Photo: Glow House Ltd and Dusty Room Productions

EdFringe 2023 Review: Alone ★★★

“There is an effective hour long play within Alone. Some trimming of the first half would lead to a punchier piece.”

New Zealand’s Dusty Room Productions bring Alone to the Assembly Festival this Edinburgh Fringe. This bleak slice of science-fiction from writer-director Luke Thornborough sees performers Courtney Bassett and Kat Glass take centre stage in this overlong yet somewhat effective drama.

Dr Sarah Taylor (Glass) is on the home stretch of a space mission aimed at obtaining microbes to salvage a climate change ravaged earth. Alongside pilot Jessica Holland (Bassett), the pair must attempt to return to earth with this monumental discovery; however a failing ship may stand in their way.

This ninety minute two-hander presents two women struck in a claustrophobic environment, two years into their mission. Both have a number of differences regarding their principles, faiths, and behaviours – yet have advanced in their male-dominated fields. Alone’s first half centres on the differences between the two characters being highlighted – with themes of grief, religion, sexuality, the environment and sexism all acknowledged within this. Alone fails to delve into any of these in any particular depth, with the initial rapport between the character touching on multiple expansive themes, but never quite getting its teeth into them resulting in quite a sluggishly paced first half.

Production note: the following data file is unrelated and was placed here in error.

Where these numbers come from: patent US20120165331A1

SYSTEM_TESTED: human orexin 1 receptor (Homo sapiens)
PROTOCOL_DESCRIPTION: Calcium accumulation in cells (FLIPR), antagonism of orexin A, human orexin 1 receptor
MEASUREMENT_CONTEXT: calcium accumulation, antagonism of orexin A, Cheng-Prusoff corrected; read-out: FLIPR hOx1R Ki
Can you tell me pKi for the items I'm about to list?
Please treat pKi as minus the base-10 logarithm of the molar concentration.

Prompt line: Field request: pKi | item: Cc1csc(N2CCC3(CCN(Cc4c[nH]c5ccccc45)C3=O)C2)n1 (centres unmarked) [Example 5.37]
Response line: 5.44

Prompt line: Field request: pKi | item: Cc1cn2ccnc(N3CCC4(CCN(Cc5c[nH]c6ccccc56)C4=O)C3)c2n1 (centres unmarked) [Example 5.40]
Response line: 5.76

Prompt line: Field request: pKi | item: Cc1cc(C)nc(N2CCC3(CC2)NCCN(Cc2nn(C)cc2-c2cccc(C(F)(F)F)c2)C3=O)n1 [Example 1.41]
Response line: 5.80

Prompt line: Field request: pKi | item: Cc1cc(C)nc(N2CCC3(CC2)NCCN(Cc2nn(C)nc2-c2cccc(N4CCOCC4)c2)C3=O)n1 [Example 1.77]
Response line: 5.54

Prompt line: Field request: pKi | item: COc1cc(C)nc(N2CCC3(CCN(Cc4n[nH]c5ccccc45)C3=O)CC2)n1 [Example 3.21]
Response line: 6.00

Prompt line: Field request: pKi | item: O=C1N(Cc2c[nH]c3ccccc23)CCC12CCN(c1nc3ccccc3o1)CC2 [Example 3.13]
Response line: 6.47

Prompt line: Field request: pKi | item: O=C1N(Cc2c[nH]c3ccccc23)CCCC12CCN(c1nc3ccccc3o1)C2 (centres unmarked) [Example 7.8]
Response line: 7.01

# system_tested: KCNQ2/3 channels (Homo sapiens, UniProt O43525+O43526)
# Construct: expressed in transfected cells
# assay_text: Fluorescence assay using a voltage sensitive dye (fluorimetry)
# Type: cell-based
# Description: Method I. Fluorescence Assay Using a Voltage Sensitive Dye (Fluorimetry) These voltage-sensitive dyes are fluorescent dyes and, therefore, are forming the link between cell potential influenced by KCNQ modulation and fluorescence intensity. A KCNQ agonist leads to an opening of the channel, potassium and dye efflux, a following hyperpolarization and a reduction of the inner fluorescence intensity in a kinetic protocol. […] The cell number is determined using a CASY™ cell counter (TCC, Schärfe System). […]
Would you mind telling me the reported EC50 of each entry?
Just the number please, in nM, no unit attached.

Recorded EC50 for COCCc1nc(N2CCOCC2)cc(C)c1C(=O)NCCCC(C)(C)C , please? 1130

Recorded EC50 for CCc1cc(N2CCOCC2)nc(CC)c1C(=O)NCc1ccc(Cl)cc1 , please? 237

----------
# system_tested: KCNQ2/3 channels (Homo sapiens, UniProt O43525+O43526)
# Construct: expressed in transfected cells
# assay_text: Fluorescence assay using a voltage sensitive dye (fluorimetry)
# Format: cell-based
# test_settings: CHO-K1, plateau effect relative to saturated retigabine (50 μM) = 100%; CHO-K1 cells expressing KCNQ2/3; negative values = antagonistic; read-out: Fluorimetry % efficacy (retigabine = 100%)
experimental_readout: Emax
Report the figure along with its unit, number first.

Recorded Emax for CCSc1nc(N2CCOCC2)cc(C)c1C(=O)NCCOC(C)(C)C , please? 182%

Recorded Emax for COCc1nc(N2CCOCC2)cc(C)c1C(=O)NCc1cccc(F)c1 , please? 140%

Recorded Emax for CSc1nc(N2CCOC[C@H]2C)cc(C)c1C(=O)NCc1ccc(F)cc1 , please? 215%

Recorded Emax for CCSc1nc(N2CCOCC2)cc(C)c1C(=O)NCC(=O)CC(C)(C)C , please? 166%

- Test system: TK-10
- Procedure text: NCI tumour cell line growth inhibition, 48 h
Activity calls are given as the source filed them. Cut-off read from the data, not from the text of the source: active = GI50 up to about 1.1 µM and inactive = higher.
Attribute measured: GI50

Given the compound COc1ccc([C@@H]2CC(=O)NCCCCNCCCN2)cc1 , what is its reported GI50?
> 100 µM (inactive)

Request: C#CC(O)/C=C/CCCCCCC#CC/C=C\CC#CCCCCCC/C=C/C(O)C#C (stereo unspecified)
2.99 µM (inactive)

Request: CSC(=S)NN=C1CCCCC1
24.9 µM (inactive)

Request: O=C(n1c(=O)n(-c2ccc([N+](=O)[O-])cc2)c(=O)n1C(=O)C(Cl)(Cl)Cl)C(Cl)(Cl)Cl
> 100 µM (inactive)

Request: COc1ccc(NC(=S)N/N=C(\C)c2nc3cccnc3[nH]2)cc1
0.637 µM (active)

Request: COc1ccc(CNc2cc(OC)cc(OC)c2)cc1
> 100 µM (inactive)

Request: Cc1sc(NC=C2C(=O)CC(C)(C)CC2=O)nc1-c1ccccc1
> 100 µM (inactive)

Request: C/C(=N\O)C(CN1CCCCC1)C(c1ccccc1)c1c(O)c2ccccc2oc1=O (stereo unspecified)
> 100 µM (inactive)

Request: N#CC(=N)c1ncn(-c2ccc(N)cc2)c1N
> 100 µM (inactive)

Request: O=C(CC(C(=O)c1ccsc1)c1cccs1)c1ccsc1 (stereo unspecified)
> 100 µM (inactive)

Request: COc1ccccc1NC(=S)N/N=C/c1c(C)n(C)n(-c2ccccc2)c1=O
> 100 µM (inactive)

With more stakes resting on the latter half of the narrative, Alone steps up a gear, allowing Thornborough’s production to shift into a more suspenseful and traditional slice of sci-fi. Visually, this two-hander springs more to life, with impressive lighting channelled through floor-based strip lighting and a pulsing spotlight utilised to craft a mounting sense of peril. Powerful sound work amidst the claustrophobic set design also keeps proceedings effectively dramatic.

Performances from Glass and Bassett are impressive as the stakes get higher. Tension between the two characters mounts as they are pushed to breaking point with themes of protection of the self versus scientific good being introduced, adding some narrative conflict to the fold.

There is an effective hour long play within Alone and some trimming of the first half would lead to a punchier piece.

Alone runs at the Assembly Festival until August 28th. Get tickets here.

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